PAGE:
Decarbonisation & Modernisation of the heating system
The EU’s building stock is characterized by old and inherently inefficient heating systems, the negative externalities of which require immediate attention. A coherent energy transition, through the accelerated replacement of old, polluting technologies with modern, highly efficient renewable ones, means ensuring a greener and healthier future.
While around 50 % of PM2.5 emissions are emitted by individual heating systems, the harmfulness of air pollutants is largely dependent on their concentration within a certain area. Urban areas are the most touched by harmful air pollution, most often due to very dense road traffic. Conversely, residential wood combustion occurs mostly in rural and sparsely populated areas, with a much more dispersed concentration: policies to limit emissions should focus on urban areas, the hotspots of air pollution and therefore the biggest threat to our health.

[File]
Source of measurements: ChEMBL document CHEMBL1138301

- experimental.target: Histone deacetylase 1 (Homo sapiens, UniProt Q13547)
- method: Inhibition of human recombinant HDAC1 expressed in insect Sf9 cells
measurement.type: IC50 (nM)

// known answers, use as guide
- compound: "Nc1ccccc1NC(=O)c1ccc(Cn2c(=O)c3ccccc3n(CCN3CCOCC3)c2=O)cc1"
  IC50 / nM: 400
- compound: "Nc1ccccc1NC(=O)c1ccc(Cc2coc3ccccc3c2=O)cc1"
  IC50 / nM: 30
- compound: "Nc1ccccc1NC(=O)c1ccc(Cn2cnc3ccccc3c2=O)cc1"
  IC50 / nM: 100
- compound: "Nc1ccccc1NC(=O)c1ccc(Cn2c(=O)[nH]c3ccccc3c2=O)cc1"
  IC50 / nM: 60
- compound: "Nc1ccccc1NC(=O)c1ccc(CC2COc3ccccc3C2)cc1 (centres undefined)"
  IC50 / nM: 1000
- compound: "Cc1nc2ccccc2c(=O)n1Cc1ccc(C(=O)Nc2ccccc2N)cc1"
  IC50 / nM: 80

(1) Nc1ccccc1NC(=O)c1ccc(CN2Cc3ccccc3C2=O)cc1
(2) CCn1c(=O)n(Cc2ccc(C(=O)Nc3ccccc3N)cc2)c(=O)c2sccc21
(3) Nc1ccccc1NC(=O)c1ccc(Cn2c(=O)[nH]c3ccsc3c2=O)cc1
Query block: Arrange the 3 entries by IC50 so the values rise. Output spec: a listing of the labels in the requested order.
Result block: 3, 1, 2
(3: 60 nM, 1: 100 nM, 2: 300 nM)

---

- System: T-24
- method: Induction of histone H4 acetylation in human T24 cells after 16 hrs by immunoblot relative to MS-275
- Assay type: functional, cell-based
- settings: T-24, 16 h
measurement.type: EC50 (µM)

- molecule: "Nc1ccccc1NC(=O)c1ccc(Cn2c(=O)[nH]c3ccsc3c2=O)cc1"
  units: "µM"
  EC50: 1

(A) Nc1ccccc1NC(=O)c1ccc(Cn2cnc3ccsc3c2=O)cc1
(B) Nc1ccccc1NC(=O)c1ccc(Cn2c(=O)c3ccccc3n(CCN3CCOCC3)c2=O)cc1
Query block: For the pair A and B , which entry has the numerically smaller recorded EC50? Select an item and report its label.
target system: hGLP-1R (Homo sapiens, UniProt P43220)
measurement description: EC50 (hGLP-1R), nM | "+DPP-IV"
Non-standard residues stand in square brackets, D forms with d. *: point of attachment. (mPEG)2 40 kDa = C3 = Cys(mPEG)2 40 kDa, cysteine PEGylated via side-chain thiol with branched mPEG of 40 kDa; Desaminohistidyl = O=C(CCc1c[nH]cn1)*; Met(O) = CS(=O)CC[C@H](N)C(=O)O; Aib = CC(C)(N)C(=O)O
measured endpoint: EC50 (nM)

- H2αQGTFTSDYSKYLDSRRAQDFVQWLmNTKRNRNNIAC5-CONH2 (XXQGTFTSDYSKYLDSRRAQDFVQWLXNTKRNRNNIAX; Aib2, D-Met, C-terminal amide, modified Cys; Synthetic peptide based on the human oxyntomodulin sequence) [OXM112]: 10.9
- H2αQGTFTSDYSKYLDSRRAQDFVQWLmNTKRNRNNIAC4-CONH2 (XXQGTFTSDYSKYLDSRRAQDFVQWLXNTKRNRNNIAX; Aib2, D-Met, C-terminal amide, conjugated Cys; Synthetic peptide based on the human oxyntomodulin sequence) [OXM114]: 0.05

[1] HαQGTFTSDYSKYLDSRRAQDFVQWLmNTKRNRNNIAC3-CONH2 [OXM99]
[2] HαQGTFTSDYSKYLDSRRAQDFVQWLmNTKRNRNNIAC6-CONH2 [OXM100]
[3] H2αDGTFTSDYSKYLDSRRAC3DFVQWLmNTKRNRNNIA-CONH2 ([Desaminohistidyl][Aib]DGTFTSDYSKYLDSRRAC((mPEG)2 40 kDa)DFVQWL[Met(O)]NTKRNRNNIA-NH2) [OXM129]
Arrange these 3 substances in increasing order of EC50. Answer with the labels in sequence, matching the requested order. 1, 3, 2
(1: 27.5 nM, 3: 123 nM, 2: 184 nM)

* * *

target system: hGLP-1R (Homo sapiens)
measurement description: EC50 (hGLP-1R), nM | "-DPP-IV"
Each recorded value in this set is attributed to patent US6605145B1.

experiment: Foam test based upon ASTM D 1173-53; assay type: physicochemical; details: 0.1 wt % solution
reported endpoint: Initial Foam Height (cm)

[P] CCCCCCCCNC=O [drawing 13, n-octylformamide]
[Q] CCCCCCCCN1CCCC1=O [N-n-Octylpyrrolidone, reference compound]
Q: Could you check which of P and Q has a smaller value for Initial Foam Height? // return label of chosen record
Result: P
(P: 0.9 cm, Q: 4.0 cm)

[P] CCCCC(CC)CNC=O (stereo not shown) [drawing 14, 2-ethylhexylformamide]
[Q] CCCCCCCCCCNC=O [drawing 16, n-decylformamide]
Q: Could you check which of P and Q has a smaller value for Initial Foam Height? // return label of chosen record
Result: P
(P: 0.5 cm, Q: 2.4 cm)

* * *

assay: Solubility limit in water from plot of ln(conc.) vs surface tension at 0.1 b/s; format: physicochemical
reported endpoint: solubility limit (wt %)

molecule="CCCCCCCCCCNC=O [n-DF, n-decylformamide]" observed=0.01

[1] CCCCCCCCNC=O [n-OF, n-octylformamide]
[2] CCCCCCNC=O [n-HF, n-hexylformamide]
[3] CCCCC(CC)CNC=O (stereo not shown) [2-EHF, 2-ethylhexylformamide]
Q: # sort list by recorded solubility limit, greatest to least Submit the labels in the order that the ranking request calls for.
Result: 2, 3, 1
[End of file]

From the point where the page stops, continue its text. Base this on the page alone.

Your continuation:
If residential biomass combustion is a contributor to PM emissions in Europe, not all stoves are alike. Old stoves and open fires pollute much more than a modern wood appliance. Old stoves are part of the problem, new stoves are part of the solution. When compared to modern appliances, old stoves and boilers release much larger quantities of dust and other pollutants into the atmosphere while showing a low energetic efficiency (as low as 30 %) due to their incomplete combustion processes.
Today’s technology in contrast is able to drastically boost the efficiency of stoves (up to 95 % for a pellet stove) as well as lower emissions by 95 % compared to an old stove. This leaves room for an impressive potential for improvement of air pollution from the residential biomass sector.